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Read: ‘The Author’s Cut’ is a mix of stories highlighting the light and dark in humanity

Owen Marshall is a much-acclaimed writer of short stories and novels in New Zealand. He was appointed as an Officer of the New Zealand Order of Merit in 2000, and 12 years later he was promoted to ‘Companion’ for services to literature. This year, he published The Author’s Cut, a book containing a select grouping of his short stories written over four decades. 

My Thoughts:

Owen Marshall is the kind of author I like because his writing is direct and his plots are simple. While he is capable of imaginative descriptions, he doesn’t go overboard describing scenes or characters or enter into flights of metaphorical fancy that distract from the plot. 

That being said, the first story in this anthology is one I actually hated and won’t forget in a hurry. Perhaps that’s why he wrote it. The experience of reading Coming Home in the Dark is akin to being unexpectedly punched in the guts and being left to retch and gasp for breath. It is senselessly violent and I had to put the entire anthology aside for a week to recover. Honestly, this story left me wondering what the hell this author was on when he wrote it. I am writing this review a few hours before I go and see the newly shot film version of the short story, and I can confess, I’m scared!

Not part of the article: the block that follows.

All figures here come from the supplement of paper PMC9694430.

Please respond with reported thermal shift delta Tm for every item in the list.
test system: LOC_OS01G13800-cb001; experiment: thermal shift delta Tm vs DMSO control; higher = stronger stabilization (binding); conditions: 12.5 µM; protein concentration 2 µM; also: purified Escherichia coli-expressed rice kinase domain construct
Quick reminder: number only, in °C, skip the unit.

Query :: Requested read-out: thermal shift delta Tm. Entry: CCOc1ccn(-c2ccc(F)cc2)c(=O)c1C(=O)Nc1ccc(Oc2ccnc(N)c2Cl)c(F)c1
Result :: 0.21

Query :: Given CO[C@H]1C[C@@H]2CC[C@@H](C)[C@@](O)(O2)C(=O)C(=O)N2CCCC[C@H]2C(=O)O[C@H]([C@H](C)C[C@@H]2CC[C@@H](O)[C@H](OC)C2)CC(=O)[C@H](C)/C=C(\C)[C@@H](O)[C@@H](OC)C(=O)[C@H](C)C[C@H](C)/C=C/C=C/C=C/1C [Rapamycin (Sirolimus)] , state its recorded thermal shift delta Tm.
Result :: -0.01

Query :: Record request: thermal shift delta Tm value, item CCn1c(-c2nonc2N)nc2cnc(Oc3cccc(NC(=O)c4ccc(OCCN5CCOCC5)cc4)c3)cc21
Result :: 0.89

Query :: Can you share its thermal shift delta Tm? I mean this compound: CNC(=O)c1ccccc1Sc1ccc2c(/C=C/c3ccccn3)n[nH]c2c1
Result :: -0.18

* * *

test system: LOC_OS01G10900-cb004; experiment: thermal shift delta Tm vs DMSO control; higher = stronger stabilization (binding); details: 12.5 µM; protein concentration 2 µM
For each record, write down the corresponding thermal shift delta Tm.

But what about the rest of the book?  There are 19 other stories of varying lengths, and I have to say, after getting up the courage to read them after that first one, I was hooked. 

Marshall has a habit of leaving one wondering ‘what next?’ after each story. While most are complete, there is a sense that these stories are just moments or glimpses into other people’s lives. Some are like memoirs, others are like snatches of conversations. Throughout them all is an overarching sense of our flawed humanity – our lusts, envy, loves, and most often, our unrequited desires. 

There are a number of stories that are clearly based on a previous age in New Zealand when duty and conformity were hallowed concepts in our society. In some of those episodes, there is a lingering, mild oppression in the characters and a reminder that it is we ourselves who often put up barriers to our own happiness. 

My favourites passages are ones that are about principal emotions – Freezing for example is a very poignant story about coping with grief. Watch of Gryphons set in Italy has both joy and despair at its heart. 

Although many of these stories are set in other places around the world there is a very strong sense of ‘home’ and ‘family’ in them, and they serve as a reminder that we are all born, live lives of happiness and sadness, and then leave. That may seem a little bleak, and simplistic, but all of us are living our own story. Owen Marshall is simply reminding us of that fundamental truth. 

If you’d like to watch my review of the film Coming Home in the Dark, click here


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